Gerhard Self is 69. An old-fashioned private eye in post-reunification Germany, he is a man increasingly out of step with modern times. “I simply can’t keep up with the ways of the young,” he admits. Yet Bernhard Schlink’s protagonist is no armchair curmudgeon. A phone call from the mysterious Herr Salger thrusts him into the deep end of a missing person case, which in turn opens up a can of worms involving murder, poison gas and terrorism.
Schlink’s economical style is a pleasure, ably steering away from gratuitous glamorisation of crime (Schlink is a practising judge).
The procedural elements are lean but executed with charm, and Self’s first-person narration is believable, engaging and likeably unselfconscious when it comes to his age: “One of the advantages of advancing years,” he explains, “is that people believe everything you tell them.” He makes an asset of his anachronistic world-weariness. When his girlfriend brings up the subject of marriage, telling him he’s “not getting any younger”,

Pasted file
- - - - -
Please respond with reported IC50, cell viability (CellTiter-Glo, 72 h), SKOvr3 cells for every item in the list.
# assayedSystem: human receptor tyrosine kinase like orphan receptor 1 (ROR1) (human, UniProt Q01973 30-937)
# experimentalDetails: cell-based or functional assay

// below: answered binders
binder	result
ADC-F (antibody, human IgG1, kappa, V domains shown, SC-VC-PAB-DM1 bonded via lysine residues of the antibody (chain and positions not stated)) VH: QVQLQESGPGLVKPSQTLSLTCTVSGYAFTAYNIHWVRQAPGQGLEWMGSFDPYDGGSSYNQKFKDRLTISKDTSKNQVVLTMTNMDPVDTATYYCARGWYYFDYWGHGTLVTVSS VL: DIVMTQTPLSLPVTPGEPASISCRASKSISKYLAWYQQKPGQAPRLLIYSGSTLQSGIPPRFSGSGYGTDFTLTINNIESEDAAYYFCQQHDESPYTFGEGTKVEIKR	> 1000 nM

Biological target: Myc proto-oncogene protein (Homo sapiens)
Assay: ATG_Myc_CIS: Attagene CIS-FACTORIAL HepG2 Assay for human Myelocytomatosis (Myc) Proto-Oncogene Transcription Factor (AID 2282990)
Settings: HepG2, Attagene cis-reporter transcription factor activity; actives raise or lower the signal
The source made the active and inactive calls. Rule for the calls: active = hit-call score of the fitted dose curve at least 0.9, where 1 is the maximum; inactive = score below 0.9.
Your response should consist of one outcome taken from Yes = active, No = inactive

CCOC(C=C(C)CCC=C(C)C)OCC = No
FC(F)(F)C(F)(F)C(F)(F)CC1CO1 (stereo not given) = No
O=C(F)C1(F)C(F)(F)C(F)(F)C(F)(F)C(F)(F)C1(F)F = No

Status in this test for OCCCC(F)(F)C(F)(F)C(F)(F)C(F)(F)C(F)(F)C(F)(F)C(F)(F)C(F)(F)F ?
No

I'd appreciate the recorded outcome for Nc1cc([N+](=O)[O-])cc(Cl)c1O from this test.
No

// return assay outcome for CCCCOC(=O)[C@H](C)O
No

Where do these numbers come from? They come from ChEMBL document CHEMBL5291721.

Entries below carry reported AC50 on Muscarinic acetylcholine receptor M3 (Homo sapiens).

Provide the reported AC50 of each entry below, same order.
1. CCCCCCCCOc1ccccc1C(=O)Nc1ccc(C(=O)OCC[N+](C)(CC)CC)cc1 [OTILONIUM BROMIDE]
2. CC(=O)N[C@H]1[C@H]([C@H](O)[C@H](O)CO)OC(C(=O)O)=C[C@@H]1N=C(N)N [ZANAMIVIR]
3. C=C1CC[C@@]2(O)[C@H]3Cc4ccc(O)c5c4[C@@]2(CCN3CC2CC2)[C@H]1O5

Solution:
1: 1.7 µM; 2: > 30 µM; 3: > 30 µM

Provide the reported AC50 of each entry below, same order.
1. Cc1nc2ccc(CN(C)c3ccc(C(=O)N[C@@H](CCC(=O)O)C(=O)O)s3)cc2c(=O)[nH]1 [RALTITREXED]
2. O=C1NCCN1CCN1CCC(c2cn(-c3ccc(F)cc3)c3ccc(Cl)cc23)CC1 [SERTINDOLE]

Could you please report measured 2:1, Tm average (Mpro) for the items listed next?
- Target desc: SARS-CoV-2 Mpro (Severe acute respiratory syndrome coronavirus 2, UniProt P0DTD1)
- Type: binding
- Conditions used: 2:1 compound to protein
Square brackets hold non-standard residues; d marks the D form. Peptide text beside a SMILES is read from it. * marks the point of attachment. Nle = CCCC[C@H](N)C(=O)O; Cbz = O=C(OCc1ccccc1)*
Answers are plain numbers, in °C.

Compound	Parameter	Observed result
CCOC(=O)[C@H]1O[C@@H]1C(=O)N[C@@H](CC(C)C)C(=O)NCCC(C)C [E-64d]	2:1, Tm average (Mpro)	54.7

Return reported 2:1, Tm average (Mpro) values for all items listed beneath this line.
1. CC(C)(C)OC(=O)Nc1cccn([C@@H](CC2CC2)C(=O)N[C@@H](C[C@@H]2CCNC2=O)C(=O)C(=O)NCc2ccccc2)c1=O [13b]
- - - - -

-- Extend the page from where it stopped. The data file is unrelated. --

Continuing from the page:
he quips, “one never gets
Self’s Deception also plays as a social drama. The shadow of Nazism is ever-present, and terrorism is contextualised. All in all, a well-rounded treat.